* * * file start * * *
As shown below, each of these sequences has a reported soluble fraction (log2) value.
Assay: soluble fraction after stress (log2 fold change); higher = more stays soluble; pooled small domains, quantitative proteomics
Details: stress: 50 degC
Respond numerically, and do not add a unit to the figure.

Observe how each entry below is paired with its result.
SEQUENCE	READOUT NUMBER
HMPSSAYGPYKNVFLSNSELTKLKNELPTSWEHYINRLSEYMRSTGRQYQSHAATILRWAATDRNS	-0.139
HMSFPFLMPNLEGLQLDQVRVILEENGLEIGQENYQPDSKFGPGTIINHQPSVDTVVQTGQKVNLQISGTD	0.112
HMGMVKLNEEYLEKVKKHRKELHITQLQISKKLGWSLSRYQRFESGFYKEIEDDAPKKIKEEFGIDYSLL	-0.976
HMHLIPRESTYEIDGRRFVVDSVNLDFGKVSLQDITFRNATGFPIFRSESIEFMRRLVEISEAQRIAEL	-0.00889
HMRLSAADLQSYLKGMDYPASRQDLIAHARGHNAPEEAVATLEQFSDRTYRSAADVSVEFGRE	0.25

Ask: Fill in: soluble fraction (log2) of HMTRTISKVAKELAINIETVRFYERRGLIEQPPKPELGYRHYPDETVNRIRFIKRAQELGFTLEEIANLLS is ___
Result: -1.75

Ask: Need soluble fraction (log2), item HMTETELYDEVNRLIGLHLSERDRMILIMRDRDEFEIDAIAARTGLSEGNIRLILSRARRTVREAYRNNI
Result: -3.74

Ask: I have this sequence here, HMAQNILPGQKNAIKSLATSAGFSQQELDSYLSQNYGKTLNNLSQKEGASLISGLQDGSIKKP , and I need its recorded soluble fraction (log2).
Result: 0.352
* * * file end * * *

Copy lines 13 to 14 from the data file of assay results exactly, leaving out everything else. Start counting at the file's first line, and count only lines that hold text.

Result: -1.75

Ask: Need soluble fraction (log2), item HMTETELYDEVNRLIGLHLSERDRMILIMRDRDEFEIDAIAARTGLSEGNIRLILSRARRTVREAYRNNI